With the recent disruption of our day-to-day lives, which affected global buying patterns and created fears of limited access to food, there could be no better time to start growing vegetables at home.

Potatoes are nutritious and easy to grow, even if you do not have much of a garden. In addition to two easy ways to grow your own potatoes at home, we share a recipe for a hearty meal you can prepare with your harvest.

The basics of potato growing  

Potatoes are not fussy; all they need is loose soil with good drainage and plenty of sun. A good helping of fertiliser while preparing the soil for planting, will also give them a boost.

The easiest part about growing this vegetable is that you can plant any potato that has started to sprout. The part of the potato that sprouts is called the eye and, depending on how many eyes have formed, you can cut up the potato before planting. You can even grow potatoes from just the peel! Just ensure that the eyes are facing upwards when you plant them.

Once you have planted your sprouting potatoes, they need to be watered well and get full sun for most of the day. Potatoes do not generally require much water because their tubers do not like to get soggy. As such, it is important to water potatoes frequently to prevent plant stress, but never let the soil remain wet for long periods.

Once the potato plant starts to flower, it is busy producing tubers. Your potatoes will be ready to harvest once the leaves start to die back.

Potatoes can be planted from August to early June the following year in frost-free areas. In areas that commonly experience frost, it is best to plant from August to December or early January.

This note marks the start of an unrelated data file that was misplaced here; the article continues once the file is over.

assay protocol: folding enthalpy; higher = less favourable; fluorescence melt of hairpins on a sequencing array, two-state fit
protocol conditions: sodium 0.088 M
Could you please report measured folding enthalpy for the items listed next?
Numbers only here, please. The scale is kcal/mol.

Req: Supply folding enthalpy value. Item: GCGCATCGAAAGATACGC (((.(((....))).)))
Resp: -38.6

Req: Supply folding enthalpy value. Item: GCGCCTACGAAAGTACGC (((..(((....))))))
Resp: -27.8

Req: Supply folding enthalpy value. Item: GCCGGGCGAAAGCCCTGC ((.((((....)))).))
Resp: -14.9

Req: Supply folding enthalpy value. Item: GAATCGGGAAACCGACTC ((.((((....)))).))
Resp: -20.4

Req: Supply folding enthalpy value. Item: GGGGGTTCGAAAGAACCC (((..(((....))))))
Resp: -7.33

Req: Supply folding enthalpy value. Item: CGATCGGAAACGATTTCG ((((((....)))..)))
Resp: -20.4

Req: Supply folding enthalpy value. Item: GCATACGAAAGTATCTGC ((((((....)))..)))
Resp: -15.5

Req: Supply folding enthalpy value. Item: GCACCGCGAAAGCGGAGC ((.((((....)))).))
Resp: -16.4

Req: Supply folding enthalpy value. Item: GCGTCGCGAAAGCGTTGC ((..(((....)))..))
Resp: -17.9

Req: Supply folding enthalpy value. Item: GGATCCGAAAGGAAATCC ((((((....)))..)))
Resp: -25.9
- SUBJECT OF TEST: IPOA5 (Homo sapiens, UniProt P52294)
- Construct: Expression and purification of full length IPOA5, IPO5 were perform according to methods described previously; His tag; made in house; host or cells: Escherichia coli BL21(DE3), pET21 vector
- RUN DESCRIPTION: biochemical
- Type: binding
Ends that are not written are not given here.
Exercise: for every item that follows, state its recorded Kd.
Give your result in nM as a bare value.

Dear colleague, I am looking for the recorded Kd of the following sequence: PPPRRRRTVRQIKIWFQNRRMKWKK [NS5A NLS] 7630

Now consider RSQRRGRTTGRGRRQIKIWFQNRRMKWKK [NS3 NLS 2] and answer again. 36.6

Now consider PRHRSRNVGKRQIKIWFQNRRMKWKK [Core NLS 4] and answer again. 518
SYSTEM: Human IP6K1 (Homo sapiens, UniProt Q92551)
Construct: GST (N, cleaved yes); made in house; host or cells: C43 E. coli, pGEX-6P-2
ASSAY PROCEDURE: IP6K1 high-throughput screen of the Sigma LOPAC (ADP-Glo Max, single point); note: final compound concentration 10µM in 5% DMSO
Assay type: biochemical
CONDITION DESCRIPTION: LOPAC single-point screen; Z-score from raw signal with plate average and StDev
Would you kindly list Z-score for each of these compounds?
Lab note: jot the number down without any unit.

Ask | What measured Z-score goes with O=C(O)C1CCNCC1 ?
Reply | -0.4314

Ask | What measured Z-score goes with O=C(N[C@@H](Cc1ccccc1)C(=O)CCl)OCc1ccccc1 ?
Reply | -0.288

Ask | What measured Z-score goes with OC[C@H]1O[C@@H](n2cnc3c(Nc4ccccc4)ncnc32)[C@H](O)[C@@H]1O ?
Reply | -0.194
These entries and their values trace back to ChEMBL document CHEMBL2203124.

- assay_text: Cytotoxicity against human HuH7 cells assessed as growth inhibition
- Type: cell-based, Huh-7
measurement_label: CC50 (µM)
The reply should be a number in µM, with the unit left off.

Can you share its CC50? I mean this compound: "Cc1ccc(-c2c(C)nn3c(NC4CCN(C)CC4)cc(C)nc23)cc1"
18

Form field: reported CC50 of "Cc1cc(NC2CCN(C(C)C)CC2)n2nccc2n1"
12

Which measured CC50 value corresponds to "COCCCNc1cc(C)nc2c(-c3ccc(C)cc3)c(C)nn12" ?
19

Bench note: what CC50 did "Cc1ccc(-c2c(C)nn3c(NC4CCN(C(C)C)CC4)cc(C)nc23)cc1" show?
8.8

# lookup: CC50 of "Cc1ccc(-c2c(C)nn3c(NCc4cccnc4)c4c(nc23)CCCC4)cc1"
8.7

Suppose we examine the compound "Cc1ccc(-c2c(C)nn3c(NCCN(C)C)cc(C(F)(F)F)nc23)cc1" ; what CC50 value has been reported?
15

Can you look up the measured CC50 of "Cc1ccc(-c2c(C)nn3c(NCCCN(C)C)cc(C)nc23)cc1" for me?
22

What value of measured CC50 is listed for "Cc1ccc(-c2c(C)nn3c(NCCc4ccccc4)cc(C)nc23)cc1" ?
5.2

Grow potatoes in bags

Potatoes grow easily in almost any kind of bag, from garbage bags to shopping bags. You can also use grower bags that are specifically designed for this purpose. Here’s how to plant potatoes using a garbage bag:

  • Fill a large plastic garbage bag with soil.
  • Punch a few holes in the bag for drainage. (If planting in a fabric shopping bag the fabric will be porous enough to drain by itself.)
  • When using a black garbage bags, roll the top edges over to make the bag sturdier. This will prevent it from toppling over.
  • Black garbage bags retain the heat of the sun, which speeds up growth.
  • Growing in a bag makes harvesting so much easier than digging up your potatoes.
  • Once your potatoes are ready, simply tear the bag and pick out your potatoes.

Upcycle old tyres

Old tyres can be upcycled to become part of your home vegetable garden. All you need to do is fill the tyre with soil and plant your potatoes. To improve drainage, place the tyre on a bed of rocks or gravel.

Start your seedlings in a single tyre and as they grow, add more tyres to create a stack. This will allow the tubers more space to produce, resulting in a higher yield. Stacking the tyres also helps support the plants so they do not fall over. When ready, simply remove the tyres to reveal your wholesome harvest.

Creamy potato soup

This hearty soup is a real treat on a cold or rainy day.


1kg potatoes

3 onions

2ℓ water

250mℓ cream

1 packet of white onion soup powder

1 cup of grated cheese

1 cup of bacon, fried and chopped

½ cup chives, finely chopped


  1. Peel the potatoes and onions then cut into cubes. In a pot, boil the potatoes and onions in the water until soft. Drain the water but keep it for later.
  2. Put the potatoes and onions in a food processor and blend until smooth.
  3. Mix the packet of onion soup with a cup of water and add it to the water used for cooking.
  4. Return this mixture to the pot and add the potatoes and onions.
  5. Now add the cream, half of the cheese and bacon. Cook for 30 minutes until the soup has a thick and creamy consistency.
  6. Sprinkle the remainder of the bacon and cheese on top before serving. Serve with bread. – Ursula Human, FarmBiz